SPPS traces atoms from solid to liquid

December 6, 2005
Melting - Water - Ice

When a snowball melts, you can tell it has achieved a liquid state when the frigid water drips through your fingers. But if you could follow the melting process, driven by the heat of your hand, from its very first moments – the first trillionth of second, would you be able to point to the exact moment the snowflake crystals disorder into liquid H2O?

That’s the challenge facing researchers using the Sub-Picosecond Pulse Source (SPPS) to probe the activities of materials on ultrafast timescales. SPPS makes intense x-ray pulses lasting quadrillionths of a second (femtoseconds), enabling researchers to directly monitor the earliest atomic changes during melting with ultrafast x-ray diffraction.

In one of the first SPPS experiments, SLAC scientists looked at the laser-driven melting of a semiconductor material similar to silicon. In that study, they found that the atoms in the tetrahedrally shaped crystal moved away from their crystal lattice positions, but retained the overall crystal shape in the first 500 femtoseconds (half a picosecond). New follow-on research has extended the time range and shown more: that the atoms move faster parallel to the chemical bonds than they do in the perpendicular direction, opposite of what models have so far predicted.

“Our measurements appear to be in contradiction with theory, but currently lack sufficient detail to propose an alternative,” said Kelly Gaffney (SSRL). This work was led locally by Kelly Gaffney, Aaron Lindenberg, and Jerry Hastings of SSRL and critically depended on the efforts of the SPPS international collaboration. They think the results will be applicable to silicon and gallium arsenide semiconductors (a key material for lasing and producing polarized electrons).

When the laser light strikes the semiconductor crystal, it first disrupts the electrons in the crystal, allowing the atoms to break free from their bonds and move freely with their inertial energy, even before the energy from the laser increases the kinetic energy (velocity) of the atoms.

In those first 500 femtoseconds, the atoms start moving away from their initial positions, spreading out into a larger volume like ripples from a stone tossed into a puddle. At about 500 femtoseconds, the atoms have moved far enough to bump into their neighbors. The collisions produce random, diffusive motion, no longer preserving the tetrahedral shape.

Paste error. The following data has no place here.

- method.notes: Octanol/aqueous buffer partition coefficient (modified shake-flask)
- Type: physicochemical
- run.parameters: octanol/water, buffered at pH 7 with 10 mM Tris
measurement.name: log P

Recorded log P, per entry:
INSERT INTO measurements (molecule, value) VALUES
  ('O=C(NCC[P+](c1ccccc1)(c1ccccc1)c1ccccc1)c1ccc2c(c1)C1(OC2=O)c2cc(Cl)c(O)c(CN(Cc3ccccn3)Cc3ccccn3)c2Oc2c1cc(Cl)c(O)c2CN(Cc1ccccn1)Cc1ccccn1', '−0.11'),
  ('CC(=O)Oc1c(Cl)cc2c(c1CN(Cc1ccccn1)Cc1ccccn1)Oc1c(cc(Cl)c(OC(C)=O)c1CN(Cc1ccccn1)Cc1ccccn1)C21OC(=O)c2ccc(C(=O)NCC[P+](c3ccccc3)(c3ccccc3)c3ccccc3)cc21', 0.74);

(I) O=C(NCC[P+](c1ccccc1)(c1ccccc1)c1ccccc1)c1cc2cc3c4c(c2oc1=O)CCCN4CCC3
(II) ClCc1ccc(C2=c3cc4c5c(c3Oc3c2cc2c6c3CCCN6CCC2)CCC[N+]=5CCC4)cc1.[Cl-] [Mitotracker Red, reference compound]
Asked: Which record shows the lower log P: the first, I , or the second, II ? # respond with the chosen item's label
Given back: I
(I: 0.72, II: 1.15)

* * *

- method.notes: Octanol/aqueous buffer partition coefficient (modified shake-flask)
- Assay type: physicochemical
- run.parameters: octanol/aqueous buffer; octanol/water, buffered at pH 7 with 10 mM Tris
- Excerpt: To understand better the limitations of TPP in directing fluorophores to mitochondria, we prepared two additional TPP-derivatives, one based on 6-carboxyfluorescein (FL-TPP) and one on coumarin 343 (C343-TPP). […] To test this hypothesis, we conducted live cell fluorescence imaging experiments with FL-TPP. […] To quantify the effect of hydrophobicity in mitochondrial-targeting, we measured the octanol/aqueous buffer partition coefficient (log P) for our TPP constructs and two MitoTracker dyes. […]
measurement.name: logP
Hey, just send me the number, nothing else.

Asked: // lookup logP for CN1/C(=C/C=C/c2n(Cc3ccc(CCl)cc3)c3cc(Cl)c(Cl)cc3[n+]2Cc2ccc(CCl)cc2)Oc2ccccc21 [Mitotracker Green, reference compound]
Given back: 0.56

“It may be the onset of moving like a liquid. It’s the first indication that it has properties distinct from a crystal, and it takes that long to happen,” Gaffney said.

The data suggests that collisions between atoms are the mechanism for turning a solid into a liquid. Until the atoms hit each other and lose memory of their velocity prior to colliding with one another, the atoms can’t be disordered as in a liquid.

The study also shows that direction matters. By exciting the crystal’s atoms, the laser has essentially changing the topography of the surface that the atoms glide on from a deep valley to a shallow dell. The atoms can go further before hitting boundaries (other atoms), although that distance depends on which direction an atom goes: a hockey player skating from center ice toward the goal travels farther before hitting the boards than a skater heading to the penalty box.

So the crystal disorders at different rates in different directions (a property called anisotropy), just as proposed by various models of electronically driven melting. However, the models have their direction backward from the observations. SPPS revealed that the atoms move farther in parallel to their bonds, rather than orthogonally to them.

Source: Stanford Linear Accelerator Center (by Heather Rock Woods)

Explore further: 'Watching atoms move' is goal of powerful new X-ray sources

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